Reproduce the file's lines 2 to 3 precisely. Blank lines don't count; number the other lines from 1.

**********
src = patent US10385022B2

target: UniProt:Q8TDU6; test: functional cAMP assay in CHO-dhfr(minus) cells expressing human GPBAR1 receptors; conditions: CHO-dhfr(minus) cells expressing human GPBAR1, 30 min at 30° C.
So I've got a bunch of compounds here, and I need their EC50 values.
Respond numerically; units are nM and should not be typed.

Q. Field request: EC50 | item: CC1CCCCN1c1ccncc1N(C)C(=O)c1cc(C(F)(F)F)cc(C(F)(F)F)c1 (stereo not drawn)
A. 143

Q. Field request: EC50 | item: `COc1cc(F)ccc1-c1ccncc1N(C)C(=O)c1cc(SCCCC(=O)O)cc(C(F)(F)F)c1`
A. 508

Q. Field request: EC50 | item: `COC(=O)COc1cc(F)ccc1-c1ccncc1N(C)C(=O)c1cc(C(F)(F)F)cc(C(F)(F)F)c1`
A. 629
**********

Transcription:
target: UniProt:Q8TDU6; test: functional cAMP assay in CHO-dhfr(minus) cells expressing human GPBAR1 receptors; conditions: CHO-dhfr(minus) cells expressing human GPBAR1, 30 min at 30° C.
So I've got a bunch of compounds here, and I need their EC50 values.